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Easy guidelines for performing waste assessments in-house 


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Regardless of the size or type of business or organization you are, there will always be waste and / or recyclables to contend with.

A waste assessment is a visual analysis of your facility that should identify 4 types of information that are vital to your operations:

 1) the quantity and type of waste that is found in the facility;

 2) the main types of waste;

 3) the current systems in place to deal with waste on-site and;

 4) how it leaves your facility.

An assessment will help you understand how, why, and where each of the waste streams are generated and will help to recognize areas in need of improvement. One of the main purposes of conducting an in-house waste assessment is to increase efficiency and save money by improving your business’ current recycling and waste management habits. You may have bins set up already for both waste that goes to the landfill and for the recyclalbe waste, but is your current program as efficient as it can be?

Below are the basic steps for conducting an in-house waste assessment. Which will also allow you to see the areas that are working effectively and the areas which are in need of improvement.

The first step of a waste assessment is to measure your facility’s waste. How can you effectively manage something that is not measured? You can’t. Which is why it is important to do a visual assessment prior to waste removal pickup. A bin needs to be set up at various places throughout the facility so you know the areas in which your company’s waste is being generated. Document the size of the bin(s), facility location, and estimate how full they are and how often the waste gets collected. Once you have collected this information you will have a much clearer picture of how much waste is collected in a specific timeframe. It’s when you see and take note of the types of waste in each bin that you know if the bins are set up in the appropriate places throughout the facility. And, when you know what waste is being tossed you can move onto the next step.

The second step is to figure out ways to reduce the amount of waste that is being carried to the landfill. This includes following the four R’s of any waste management program; reduce, reuse, recycle, and re-purpose.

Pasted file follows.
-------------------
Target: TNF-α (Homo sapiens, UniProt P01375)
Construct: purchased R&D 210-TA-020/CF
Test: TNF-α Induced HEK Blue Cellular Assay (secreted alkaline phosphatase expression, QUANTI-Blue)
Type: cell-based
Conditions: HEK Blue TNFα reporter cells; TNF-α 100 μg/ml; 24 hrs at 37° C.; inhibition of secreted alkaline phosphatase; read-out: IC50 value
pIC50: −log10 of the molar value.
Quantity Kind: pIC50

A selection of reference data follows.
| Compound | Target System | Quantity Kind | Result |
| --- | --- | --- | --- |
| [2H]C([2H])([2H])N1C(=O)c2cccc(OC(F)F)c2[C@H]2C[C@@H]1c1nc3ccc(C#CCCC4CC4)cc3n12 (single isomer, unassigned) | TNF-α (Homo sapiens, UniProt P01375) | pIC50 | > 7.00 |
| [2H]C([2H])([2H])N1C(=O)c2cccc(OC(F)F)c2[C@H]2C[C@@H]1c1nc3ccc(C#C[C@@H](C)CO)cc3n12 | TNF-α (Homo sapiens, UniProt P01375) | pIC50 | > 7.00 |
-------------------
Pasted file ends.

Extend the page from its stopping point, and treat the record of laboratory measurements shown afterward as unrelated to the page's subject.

Reduce – Taking a look at your waste, is there a way to reduce, eliminate some of what has ended up in the bin? The less waste you produce the less waste you have to dispose of.

      Reuse – Are there other businesses or organizations who may have use for your waste material. If your waste can be used by another company it will not end up in the landfill, thus having less effect on the environment and by passing/donating your resusable waste, you may be giving a company/foundation items that they may not have the resources to aquire on their own.

      Recycle – This determines which articles of waste can be targeted for recycling. Many recycled products are separated into specific materials and by changing their physical properties can be made into new products.

      Re-purpose – Similiar to recycling in the sense that items are converted for use in another product or by finding a new use for it. 

Once it has been determined what can be reduced, reused, recycled, and re-purposed you will know the approximate  amount of waste that needs to be disposed of each week/month.

The third step is to identify your local haulers, recyclers and collectors for the waste materials your facility is generating.  Once you know how much waste your business is producing over a certain amount of time, and the types of waste material that can be diverted from the landfill, you can then determine which waste and recycling contractor will best suit your facility.

The fourth step is to determine if the bins set up for waste material and/or recyclables are set up in the appropriate place. Are there separate “wet bins” set up in the staff eating area for food scraps? These can be dumped in an on-site composter or carried to the landfill’s compost pile, or do staff have to walk a distance to dump their food scraps in the appropriate place. Even your food scrap waste disposal needs to be organized.

Make note of what is in the bins compared to the location of such product in your facility. If your facility’s bins are placed together to save on space, place smaller bins in the various areas where they are needed, which then can be moved and dumped into the larger bins further away once they are full. This can be done at the end of the day, thus it saves your staff valuable work-time making multiple trips to the waste disoposal area.

While all business’s have to contend with the disposal of waste, doing an in-house waste assessment will help you understand the waste your facility is dealing with and once you have that information you can set up programs that will make the waste removal process more efficient or improve on what you already have in place. 

Contributor / Editor - Matt Kennedy - Refer questions to info@wastecare.com

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